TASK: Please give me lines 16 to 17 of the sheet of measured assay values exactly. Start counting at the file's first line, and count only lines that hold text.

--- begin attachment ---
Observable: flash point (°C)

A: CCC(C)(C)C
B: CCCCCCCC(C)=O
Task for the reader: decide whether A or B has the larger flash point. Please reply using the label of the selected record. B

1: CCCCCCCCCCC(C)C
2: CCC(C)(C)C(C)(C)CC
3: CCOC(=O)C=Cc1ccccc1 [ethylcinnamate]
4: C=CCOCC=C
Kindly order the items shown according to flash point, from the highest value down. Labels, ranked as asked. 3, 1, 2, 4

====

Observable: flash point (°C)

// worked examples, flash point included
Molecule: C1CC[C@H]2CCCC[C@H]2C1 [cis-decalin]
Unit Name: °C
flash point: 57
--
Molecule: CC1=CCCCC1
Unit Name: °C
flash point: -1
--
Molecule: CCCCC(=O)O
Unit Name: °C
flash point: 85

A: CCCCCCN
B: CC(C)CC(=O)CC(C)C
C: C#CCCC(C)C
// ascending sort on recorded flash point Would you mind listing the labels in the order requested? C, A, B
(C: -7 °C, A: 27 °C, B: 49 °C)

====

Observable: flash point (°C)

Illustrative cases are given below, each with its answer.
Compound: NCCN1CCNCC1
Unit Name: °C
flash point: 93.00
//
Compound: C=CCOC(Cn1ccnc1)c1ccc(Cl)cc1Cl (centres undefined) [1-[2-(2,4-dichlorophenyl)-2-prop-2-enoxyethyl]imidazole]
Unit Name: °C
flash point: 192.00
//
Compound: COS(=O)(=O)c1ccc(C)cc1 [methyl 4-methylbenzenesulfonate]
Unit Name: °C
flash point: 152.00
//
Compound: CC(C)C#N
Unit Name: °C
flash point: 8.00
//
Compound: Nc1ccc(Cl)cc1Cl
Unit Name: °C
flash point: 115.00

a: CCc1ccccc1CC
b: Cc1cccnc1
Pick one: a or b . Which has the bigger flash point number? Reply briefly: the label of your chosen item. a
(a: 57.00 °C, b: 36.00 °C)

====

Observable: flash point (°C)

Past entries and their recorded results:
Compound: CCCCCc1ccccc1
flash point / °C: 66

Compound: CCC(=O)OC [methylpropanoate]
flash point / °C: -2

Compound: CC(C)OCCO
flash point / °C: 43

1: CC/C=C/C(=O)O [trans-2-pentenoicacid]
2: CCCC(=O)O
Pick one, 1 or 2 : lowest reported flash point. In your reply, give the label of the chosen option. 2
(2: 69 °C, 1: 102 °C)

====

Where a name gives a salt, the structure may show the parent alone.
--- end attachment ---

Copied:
--
Molecule: CC1=CCCCC1